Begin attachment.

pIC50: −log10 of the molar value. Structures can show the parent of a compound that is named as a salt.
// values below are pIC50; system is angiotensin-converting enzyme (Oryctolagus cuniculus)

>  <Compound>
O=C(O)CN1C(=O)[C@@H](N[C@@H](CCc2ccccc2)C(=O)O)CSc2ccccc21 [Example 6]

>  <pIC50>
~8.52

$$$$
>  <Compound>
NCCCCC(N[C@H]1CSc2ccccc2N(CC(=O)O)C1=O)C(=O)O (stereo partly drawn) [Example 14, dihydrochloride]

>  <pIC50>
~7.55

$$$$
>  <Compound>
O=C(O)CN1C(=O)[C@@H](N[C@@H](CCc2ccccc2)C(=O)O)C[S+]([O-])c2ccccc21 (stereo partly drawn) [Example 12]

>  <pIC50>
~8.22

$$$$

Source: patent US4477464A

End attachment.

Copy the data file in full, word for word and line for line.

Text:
pIC50: −log10 of the molar value. Structures can show the parent of a compound that is named as a salt.
// values below are pIC50; system is angiotensin-converting enzyme (Oryctolagus cuniculus)

>  <Compound>
O=C(O)CN1C(=O)[C@@H](N[C@@H](CCc2ccccc2)C(=O)O)CSc2ccccc21 [Example 6]

>  <pIC50>
~8.52

$$$$
>  <Compound>
NCCCCC(N[C@H]1CSc2ccccc2N(CC(=O)O)C1=O)C(=O)O (stereo partly drawn) [Example 14, dihydrochloride]

>  <pIC50>
~7.55

$$$$
>  <Compound>
O=C(O)CN1C(=O)[C@@H](N[C@@H](CCc2ccccc2)C(=O)O)C[S+]([O-])c2ccccc21 (stereo partly drawn) [Example 12]

>  <pIC50>
~8.22

$$$$

Source: patent US4477464A